Tuesday, October 14, 2014

Debate didn't appear to have much impact on voters

By Paige Hobbs
University of Kentucky School of Journalism and Telecommunications
            The only true debate of Kentucky’s U.S Senate race didn’t appear to change many votes, judging from interviews immediately after the debate with voters who said in the recent Bluegrass Poll that they had chosen a candidate but might change their minds.
And supporters of Democratic Secretary of State Alison Lundergan Grimes, who has had some difficulty sending a clear, positive message to voters, said her appearance did nothing to change their minds, either.
Steve Clevinger of Kenton County, a retired postal worker, sad in the recent poll that he was for Republican Sen. Mitch McConnell, but wasn’t sure if he had made up his mind. After the debate, he sounded more certain.
“If I had to pick a winner in the debate, I would say it was Mitch McConnell,” Clevinger said. “It didn’t seem that Secretary Grimes could address a subject without attacking the senator. His name came up more often than her own policies.”
Grimes repeatedly called in the debate for raising the minimum wage, but Clevinger said, “If she had her way, what she would be doing is creating a permanent underclass.”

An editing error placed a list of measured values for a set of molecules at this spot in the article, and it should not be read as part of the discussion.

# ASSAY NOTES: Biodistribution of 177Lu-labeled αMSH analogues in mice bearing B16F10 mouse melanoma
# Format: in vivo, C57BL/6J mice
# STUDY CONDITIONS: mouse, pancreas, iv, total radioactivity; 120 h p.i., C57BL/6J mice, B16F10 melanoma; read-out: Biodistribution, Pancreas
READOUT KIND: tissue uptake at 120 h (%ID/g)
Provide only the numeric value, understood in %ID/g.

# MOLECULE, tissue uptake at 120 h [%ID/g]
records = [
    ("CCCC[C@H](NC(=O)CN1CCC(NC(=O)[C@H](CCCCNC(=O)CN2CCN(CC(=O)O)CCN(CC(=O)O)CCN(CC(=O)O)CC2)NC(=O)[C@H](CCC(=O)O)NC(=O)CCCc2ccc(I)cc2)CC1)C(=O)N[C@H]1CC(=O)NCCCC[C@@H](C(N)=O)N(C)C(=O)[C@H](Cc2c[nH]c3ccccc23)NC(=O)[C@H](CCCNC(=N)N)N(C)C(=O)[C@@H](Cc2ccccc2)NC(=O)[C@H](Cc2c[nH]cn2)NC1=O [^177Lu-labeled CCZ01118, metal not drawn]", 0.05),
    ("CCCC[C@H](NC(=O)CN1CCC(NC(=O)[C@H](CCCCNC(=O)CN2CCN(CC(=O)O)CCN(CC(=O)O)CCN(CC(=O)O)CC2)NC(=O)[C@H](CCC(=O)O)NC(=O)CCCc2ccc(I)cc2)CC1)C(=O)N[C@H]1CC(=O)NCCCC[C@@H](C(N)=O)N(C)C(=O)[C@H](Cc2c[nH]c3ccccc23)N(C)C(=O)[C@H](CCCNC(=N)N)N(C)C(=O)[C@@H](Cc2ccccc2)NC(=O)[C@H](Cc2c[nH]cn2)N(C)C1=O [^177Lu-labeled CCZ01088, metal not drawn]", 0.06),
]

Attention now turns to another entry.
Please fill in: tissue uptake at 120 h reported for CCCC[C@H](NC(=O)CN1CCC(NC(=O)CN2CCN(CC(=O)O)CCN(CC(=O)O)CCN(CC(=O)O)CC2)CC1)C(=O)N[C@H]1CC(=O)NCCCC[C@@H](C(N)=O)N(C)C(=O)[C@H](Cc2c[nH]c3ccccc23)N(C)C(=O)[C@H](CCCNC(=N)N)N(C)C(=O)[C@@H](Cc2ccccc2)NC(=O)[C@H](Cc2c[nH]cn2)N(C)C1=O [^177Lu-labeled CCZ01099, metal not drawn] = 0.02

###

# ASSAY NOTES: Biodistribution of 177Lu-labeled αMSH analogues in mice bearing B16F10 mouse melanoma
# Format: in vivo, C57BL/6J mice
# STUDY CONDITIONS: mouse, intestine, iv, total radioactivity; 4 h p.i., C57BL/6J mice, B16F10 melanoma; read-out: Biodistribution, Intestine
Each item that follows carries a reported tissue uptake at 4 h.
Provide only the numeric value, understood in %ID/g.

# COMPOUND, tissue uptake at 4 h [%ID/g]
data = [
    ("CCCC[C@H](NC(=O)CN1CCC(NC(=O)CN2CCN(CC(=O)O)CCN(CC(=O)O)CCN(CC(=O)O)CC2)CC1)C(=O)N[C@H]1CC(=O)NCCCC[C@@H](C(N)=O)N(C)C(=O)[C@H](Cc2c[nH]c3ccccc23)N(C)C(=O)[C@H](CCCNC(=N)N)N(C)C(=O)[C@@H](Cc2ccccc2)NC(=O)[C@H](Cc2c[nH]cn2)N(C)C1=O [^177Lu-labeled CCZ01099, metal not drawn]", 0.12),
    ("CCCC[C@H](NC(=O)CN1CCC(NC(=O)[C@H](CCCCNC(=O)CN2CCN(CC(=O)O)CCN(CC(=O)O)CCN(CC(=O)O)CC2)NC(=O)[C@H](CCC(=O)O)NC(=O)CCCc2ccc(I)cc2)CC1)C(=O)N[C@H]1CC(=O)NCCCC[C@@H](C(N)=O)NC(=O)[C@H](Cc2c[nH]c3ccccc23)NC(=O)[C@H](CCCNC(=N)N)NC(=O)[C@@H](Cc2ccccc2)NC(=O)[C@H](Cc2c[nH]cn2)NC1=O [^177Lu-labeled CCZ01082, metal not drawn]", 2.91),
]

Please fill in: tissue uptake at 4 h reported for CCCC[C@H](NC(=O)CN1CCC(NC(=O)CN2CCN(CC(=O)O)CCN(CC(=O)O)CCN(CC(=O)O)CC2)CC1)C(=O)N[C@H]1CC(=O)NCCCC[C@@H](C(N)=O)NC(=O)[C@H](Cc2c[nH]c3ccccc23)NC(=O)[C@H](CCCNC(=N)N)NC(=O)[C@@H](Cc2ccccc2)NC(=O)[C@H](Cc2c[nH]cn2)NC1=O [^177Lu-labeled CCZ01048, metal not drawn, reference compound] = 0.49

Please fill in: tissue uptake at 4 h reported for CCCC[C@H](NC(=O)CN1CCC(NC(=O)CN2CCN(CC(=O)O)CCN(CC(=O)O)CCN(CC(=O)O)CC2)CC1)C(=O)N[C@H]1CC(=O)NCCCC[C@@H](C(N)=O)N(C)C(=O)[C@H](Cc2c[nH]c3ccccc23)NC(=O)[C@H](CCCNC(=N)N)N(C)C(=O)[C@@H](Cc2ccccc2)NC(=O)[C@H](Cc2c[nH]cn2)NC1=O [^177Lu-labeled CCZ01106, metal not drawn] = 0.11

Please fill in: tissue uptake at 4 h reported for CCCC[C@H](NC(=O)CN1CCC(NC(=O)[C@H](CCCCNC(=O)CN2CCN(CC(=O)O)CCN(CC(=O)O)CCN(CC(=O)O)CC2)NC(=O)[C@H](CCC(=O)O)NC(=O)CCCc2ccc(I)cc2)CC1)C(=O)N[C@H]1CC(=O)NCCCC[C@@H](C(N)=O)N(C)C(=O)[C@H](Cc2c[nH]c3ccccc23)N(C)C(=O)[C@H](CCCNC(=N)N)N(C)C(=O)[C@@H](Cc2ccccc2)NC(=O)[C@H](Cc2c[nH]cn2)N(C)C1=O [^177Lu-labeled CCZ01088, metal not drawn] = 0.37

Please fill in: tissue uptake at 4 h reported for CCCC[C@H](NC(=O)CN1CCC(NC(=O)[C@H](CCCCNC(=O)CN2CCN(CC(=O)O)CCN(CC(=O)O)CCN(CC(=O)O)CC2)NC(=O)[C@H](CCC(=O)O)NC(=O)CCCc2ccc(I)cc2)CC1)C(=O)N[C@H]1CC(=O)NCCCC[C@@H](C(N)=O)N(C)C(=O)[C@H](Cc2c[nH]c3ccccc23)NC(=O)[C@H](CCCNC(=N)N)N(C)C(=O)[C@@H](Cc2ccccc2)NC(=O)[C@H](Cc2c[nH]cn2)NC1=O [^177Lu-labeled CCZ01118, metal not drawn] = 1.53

Grimes supporter Alma Irvin, a retired business supervisor from Hopkinsville, thought differently.
“She sounded like she’s for the people and wants to help the people, overall I think she won the debate,” Irvin said. Asked her overall opinion of McConnell, she said “It seems like he’s been in there so long that he’s lost interest.”
Danny Stone of Paducah, a retired coal miner who said he has black-lung disease and got no help from McConnell’s office, said in the poll that he was for Grimes but could still change his mind. After the debate, he said “She’s more agreeable and aggressive. . . . She’s willing and able to work in a constructive manner with Republicans.”

1 comment:

  1. As I watched the debate last night, I wondered -- as I often do during election season -- what impact debates have on the outcome. So, questions:

    What's the viewership vs. the size of the electorate? Are the viewers representative of the electorate, or does they skew toward certain demographic groups? Are those groups weighted toward "decision-makers," including the media, whose opinions carry outsized influence?

    Is the news media's account of the debate where the real influence is? In other words, among people who say a debate determined their vote, how many actually watched the debate vs. learned about it in the newspaper or on TV?